November/December 2009 | Trade and Industry Development

November/December 2009


Trade & Industry Development Magazine

November/December 2009

As I was contemplating this issue's 'Letter,' I was thinking about our Feature articles and how those industries being covered (metals and plastics) have actually become a part of my life without me realizing it.

Yesterday after opening a package of cookies and eating a few, I put the remaining ones in a plastic container to stay fresh. Later on, I organized some of my grandson's toys - most were plastic. And heck, come to think of it, my husband's beloved Fieros even have plastic bodies.

As for metals, I'm sitting here looking at my desk. My scissors have a metal blade, my stapler is made of metal, I even have a metal desk. Why? Because of metal's incredible strength and durability.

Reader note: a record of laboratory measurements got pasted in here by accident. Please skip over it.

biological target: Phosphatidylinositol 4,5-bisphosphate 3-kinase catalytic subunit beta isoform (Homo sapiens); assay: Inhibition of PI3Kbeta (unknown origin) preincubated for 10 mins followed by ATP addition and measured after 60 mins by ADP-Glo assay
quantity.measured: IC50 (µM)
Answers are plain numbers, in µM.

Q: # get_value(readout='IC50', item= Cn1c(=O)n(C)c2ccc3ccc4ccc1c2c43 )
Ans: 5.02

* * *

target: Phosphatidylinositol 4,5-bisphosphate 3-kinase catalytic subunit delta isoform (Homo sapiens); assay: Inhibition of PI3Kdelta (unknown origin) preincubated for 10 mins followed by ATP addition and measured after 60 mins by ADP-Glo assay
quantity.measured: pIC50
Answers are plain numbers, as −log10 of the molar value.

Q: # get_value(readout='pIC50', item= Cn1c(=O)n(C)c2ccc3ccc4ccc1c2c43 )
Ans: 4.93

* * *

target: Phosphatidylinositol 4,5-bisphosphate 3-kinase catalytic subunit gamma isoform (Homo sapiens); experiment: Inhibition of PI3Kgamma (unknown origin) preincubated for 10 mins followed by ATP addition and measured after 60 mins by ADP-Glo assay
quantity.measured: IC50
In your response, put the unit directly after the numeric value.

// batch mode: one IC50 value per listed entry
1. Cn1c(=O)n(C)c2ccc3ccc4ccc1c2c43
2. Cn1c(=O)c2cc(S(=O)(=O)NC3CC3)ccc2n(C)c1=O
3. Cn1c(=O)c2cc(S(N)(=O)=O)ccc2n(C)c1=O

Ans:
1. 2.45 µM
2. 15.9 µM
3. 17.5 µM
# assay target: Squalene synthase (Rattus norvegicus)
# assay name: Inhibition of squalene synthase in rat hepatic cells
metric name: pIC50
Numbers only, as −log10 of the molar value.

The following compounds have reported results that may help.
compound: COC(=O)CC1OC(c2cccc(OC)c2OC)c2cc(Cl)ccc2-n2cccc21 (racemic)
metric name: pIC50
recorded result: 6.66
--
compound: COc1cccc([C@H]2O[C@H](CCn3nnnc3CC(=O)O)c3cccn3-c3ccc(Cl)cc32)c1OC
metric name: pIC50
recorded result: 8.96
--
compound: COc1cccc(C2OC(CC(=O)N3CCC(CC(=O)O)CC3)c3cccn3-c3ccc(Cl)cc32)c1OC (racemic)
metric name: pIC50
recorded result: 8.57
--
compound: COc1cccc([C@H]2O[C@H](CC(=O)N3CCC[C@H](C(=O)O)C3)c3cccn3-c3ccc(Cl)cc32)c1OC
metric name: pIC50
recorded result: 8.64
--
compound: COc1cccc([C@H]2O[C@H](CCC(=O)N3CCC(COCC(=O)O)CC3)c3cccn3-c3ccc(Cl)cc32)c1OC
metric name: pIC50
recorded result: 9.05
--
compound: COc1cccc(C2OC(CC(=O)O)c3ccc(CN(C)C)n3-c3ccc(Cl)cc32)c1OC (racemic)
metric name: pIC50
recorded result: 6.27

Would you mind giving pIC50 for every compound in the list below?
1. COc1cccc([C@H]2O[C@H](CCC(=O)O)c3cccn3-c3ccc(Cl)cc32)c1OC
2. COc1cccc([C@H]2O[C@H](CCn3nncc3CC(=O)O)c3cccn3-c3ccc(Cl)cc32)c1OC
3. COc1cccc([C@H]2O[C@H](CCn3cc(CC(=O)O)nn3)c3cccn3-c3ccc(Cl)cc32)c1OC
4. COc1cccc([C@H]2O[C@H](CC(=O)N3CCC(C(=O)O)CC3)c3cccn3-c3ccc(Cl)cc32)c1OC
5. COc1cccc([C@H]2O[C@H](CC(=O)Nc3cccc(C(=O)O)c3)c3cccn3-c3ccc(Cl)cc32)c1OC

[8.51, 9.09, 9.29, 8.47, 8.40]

You know as well as I do that I could go on and on, but I'll spare you. The fact is a simple one - metals and plastics are part of our daily lives; it's amazing how we've become so dependent on these two commodities. So to those of you who work in these industries, I say, "Thank you." Thank you for developing new products that last longer and make my life easier.

In this issue

Infrastructure - Paving the Way to an Economic Recovery

BY: Leslie R. Rubin

The United States government’s investment in infrastructure has a long history of assisting in the foundation of communities by providing interconnectivity between residents, industry and limitless opportunities. Canals, roads and railroads investments began early in New England and along the East coast and then moved westward as frontiers opened up, commerce developed and statehood was achieved. Canals in the 1800s were ideally suited to the movement of large volume agricultural commodities, but building a canal required substantial investments by government using development bonds. more....